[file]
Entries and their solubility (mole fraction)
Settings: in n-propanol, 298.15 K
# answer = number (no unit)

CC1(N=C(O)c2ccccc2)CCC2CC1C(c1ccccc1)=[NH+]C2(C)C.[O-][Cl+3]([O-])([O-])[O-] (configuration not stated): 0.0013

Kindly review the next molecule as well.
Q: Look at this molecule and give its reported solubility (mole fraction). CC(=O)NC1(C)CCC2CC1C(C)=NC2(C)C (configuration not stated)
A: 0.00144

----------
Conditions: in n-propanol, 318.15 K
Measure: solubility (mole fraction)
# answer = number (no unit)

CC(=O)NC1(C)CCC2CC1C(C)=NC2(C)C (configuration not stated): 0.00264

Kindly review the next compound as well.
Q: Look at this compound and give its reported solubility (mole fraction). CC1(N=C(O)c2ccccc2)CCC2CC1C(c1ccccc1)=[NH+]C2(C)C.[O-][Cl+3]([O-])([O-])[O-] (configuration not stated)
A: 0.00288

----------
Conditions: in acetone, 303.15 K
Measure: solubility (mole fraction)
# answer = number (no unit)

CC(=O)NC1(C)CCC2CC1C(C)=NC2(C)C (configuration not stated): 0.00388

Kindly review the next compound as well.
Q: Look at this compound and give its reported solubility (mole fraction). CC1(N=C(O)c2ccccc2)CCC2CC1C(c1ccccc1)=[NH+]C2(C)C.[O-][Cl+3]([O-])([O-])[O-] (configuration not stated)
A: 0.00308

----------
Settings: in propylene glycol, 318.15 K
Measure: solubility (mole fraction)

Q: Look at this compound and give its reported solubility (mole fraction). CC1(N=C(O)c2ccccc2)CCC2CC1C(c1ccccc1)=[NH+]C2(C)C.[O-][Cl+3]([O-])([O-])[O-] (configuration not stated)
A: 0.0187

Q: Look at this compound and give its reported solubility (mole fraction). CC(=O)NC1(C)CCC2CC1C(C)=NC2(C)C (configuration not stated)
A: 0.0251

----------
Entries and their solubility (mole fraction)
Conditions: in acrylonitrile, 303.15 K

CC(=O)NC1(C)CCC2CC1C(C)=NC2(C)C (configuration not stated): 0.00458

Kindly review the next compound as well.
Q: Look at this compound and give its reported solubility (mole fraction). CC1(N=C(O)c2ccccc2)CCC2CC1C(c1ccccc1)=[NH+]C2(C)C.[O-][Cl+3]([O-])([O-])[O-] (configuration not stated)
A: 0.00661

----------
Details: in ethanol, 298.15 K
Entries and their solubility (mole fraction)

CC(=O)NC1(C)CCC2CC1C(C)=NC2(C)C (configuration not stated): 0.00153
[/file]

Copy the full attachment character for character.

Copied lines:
Entries and their solubility (mole fraction)
Settings: in n-propanol, 298.15 K
# answer = number (no unit)

CC1(N=C(O)c2ccccc2)CCC2CC1C(c1ccccc1)=[NH+]C2(C)C.[O-][Cl+3]([O-])([O-])[O-] (configuration not stated): 0.0013

Kindly review the next molecule as well.
Q: Look at this molecule and give its reported solubility (mole fraction). CC(=O)NC1(C)CCC2CC1C(C)=NC2(C)C (configuration not stated)
A: 0.00144

----------
Conditions: in n-propanol, 318.15 K
Measure: solubility (mole fraction)
# answer = number (no unit)

CC(=O)NC1(C)CCC2CC1C(C)=NC2(C)C (configuration not stated): 0.00264

Kindly review the next compound as well.
Q: Look at this compound and give its reported solubility (mole fraction). CC1(N=C(O)c2ccccc2)CCC2CC1C(c1ccccc1)=[NH+]C2(C)C.[O-][Cl+3]([O-])([O-])[O-] (configuration not stated)
A: 0.00288

----------
Conditions: in acetone, 303.15 K
Measure: solubility (mole fraction)
# answer = number (no unit)

CC(=O)NC1(C)CCC2CC1C(C)=NC2(C)C (configuration not stated): 0.00388

Kindly review the next compound as well.
Q: Look at this compound and give its reported solubility (mole fraction). CC1(N=C(O)c2ccccc2)CCC2CC1C(c1ccccc1)=[NH+]C2(C)C.[O-][Cl+3]([O-])([O-])[O-] (configuration not stated)
A: 0.00308

----------
Settings: in propylene glycol, 318.15 K
Measure: solubility (mole fraction)

Q: Look at this compound and give its reported solubility (mole fraction). CC1(N=C(O)c2ccccc2)CCC2CC1C(c1ccccc1)=[NH+]C2(C)C.[O-][Cl+3]([O-])([O-])[O-] (configuration not stated)
A: 0.0187

Q: Look at this compound and give its reported solubility (mole fraction). CC(=O)NC1(C)CCC2CC1C(C)=NC2(C)C (configuration not stated)
A: 0.0251

----------
Entries and their solubility (mole fraction)
Conditions: in acrylonitrile, 303.15 K

CC(=O)NC1(C)CCC2CC1C(C)=NC2(C)C (configuration not stated): 0.00458

Kindly review the next compound as well.
Q: Look at this compound and give its reported solubility (mole fraction). CC1(N=C(O)c2ccccc2)CCC2CC1C(c1ccccc1)=[NH+]C2(C)C.[O-][Cl+3]([O-])([O-])[O-] (configuration not stated)
A: 0.00661

----------
Details: in ethanol, 298.15 K
Entries and their solubility (mole fraction)

CC(=O)NC1(C)CCC2CC1C(C)=NC2(C)C (configuration not stated): 0.00153